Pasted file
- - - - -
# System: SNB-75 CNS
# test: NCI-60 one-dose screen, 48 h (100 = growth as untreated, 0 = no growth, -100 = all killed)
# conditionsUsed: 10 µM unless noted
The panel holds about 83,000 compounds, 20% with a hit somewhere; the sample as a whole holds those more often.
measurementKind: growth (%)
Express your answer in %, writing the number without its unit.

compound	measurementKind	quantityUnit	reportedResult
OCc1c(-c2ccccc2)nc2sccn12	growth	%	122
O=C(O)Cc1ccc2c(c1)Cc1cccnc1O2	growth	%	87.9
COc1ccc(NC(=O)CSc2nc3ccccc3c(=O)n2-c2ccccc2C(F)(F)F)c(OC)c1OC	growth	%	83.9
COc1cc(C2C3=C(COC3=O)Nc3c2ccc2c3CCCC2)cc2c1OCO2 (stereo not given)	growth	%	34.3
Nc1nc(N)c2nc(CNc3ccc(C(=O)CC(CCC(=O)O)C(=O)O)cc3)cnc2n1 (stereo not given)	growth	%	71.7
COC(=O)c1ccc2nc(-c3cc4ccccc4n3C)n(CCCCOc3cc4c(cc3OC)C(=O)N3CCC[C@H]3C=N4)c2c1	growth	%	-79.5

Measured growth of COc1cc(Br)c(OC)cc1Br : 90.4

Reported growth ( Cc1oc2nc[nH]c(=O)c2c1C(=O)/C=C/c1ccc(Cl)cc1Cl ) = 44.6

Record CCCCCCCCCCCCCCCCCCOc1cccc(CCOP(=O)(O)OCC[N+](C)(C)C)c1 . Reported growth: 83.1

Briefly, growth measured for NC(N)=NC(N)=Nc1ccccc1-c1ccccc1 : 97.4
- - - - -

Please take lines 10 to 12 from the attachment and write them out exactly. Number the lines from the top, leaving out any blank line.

COc1ccc(NC(=O)CSc2nc3ccccc3c(=O)n2-c2ccccc2C(F)(F)F)c(OC)c1OC	growth	%	83.9
COc1cc(C2C3=C(COC3=O)Nc3c2ccc2c3CCCC2)cc2c1OCO2 (stereo not given)	growth	%	34.3
Nc1nc(N)c2nc(CNc3ccc(C(=O)CC(CCC(=O)O)C(=O)O)cc3)cnc2n1 (stereo not given)	growth	%	71.7